Fifteen of the world’s top risk managers met recently at the 2013 RIMS Risk Summit. When the topic of reputational risk arose, the group struggled to develop a concrete value proposition, but unanimously agreed that no ERM assessment that failed to tackle reputation risk would be deemed complete by leadership.
Their recognition calls attention to one of the biggest hurdles confronted by risk managers in all industries when faced with high level risks deemed critical by the board or executive leadership. How does a risk manager take a strategic goal, such as reputation enhancement, being the “provider of choice,” or exhibiting responsible citizenship, and pin it down to measurable and actionable initiatives?
The key is installing a risk taxonomy that is dynamic enough to map the front line risks faced everyday with the strategic priorities of leadership.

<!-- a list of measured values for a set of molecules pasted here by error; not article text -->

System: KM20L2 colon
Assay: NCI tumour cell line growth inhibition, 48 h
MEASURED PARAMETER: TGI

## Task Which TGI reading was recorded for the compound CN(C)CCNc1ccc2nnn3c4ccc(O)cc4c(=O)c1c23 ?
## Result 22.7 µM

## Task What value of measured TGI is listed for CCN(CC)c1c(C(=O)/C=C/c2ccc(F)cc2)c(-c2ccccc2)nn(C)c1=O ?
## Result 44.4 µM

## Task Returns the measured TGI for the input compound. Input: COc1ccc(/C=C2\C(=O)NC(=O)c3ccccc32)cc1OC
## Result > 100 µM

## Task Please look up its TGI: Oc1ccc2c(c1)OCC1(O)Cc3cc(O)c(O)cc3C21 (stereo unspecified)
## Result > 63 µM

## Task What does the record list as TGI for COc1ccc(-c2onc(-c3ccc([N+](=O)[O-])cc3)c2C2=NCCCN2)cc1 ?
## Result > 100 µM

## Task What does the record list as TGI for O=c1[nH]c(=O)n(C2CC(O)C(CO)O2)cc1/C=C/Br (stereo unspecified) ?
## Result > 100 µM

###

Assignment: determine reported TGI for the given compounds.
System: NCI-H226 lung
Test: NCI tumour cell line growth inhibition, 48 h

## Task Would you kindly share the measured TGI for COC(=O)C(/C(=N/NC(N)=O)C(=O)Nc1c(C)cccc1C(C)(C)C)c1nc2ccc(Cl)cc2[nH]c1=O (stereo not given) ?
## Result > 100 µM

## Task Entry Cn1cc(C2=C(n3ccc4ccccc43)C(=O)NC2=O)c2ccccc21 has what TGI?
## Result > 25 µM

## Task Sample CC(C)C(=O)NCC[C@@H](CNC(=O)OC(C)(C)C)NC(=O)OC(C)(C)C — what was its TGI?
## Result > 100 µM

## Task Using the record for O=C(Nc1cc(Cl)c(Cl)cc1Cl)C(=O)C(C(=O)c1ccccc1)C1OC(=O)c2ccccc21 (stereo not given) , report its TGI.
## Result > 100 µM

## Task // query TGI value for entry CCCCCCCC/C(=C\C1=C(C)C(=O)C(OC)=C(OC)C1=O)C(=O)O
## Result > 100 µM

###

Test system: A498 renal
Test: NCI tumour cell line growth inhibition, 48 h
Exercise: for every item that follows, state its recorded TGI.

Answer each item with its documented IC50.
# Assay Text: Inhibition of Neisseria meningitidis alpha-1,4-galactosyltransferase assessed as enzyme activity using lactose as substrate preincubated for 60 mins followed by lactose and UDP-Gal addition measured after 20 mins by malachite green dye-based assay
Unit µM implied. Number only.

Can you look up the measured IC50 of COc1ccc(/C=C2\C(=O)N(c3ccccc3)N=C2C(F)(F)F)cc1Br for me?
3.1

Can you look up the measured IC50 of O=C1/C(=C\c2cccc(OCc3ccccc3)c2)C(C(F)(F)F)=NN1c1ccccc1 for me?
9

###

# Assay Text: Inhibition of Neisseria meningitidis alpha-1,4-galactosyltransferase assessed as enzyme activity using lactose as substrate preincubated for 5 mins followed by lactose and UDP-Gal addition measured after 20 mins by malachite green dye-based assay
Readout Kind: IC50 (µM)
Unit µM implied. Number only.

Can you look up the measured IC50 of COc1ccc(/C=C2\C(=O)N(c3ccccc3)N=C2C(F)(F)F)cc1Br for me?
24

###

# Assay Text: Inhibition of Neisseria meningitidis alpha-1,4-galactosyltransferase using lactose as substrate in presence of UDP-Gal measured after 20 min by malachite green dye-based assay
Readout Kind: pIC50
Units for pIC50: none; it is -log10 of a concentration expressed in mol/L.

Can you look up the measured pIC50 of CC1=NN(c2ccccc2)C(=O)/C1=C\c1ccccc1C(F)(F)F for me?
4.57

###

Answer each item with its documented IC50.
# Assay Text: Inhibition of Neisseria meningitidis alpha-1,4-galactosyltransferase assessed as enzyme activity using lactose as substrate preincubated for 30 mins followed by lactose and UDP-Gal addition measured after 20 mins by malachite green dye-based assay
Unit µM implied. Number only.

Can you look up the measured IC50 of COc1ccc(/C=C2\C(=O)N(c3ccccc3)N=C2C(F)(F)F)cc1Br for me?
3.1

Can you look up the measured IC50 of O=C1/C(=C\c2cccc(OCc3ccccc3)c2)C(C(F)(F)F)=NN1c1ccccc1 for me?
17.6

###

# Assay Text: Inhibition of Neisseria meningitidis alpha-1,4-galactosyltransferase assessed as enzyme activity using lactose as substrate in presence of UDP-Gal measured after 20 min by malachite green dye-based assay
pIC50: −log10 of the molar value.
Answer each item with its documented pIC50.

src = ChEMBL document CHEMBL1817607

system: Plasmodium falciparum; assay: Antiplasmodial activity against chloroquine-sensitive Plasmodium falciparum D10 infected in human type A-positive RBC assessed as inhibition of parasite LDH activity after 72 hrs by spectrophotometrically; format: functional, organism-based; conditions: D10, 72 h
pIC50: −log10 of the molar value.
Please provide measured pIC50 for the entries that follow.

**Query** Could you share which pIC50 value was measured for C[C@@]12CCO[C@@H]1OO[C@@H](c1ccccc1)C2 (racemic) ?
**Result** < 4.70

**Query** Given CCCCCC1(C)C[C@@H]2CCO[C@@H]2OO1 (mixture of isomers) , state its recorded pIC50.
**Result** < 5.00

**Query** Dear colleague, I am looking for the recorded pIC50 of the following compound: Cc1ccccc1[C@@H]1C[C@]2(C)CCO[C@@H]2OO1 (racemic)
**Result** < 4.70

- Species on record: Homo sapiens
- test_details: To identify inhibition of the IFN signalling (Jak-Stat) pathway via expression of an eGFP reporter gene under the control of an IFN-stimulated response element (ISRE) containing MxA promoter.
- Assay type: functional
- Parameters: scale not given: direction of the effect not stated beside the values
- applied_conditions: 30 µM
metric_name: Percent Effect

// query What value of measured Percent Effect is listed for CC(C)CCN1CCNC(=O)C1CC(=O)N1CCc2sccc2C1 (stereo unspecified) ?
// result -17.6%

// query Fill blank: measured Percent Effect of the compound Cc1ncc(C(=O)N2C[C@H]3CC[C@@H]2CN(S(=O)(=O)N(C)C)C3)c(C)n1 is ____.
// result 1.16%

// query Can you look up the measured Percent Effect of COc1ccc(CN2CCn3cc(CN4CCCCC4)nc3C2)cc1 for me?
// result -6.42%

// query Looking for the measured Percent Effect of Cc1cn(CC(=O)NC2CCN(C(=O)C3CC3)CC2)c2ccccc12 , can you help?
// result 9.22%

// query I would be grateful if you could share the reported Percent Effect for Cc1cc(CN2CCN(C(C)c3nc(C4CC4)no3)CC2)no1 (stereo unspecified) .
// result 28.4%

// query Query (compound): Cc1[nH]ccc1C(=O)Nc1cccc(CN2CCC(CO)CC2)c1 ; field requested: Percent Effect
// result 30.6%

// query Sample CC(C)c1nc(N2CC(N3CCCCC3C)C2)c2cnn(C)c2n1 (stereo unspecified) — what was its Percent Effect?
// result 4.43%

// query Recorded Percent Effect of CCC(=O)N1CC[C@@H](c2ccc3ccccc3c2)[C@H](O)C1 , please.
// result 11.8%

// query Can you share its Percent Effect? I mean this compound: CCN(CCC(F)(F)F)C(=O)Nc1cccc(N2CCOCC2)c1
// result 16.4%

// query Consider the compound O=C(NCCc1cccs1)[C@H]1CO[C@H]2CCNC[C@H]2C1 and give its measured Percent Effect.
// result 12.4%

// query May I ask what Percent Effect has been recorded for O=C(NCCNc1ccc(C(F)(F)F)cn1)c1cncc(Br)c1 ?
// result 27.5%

Let’s take, for example, the recent trend of Fortune 500 companies across the globe to integrate Corporate Social Responsibility (CSR) as a core business competency. Initiated by leadership, the ultimate ability for organizations to demonstrate good citizenship falls to front line managers across the enterprise. As a risk manager, how valuable would it be to drill down into your risk library, identify the risks associated with CSR, and then aggregate and report on the risks to that strategic goal?
This is just one example of how establishing an ERM Process can turn abstract goals into measurable achievements. The same concept can be applied to reputational risk, financial objectives, safety concerns, and countless other management level objectives. With the right tools, Risk Managers are able align their activities with their organization’s unique risk appetite statement, allowing them more time to identify gaps that put their company in jeopardy.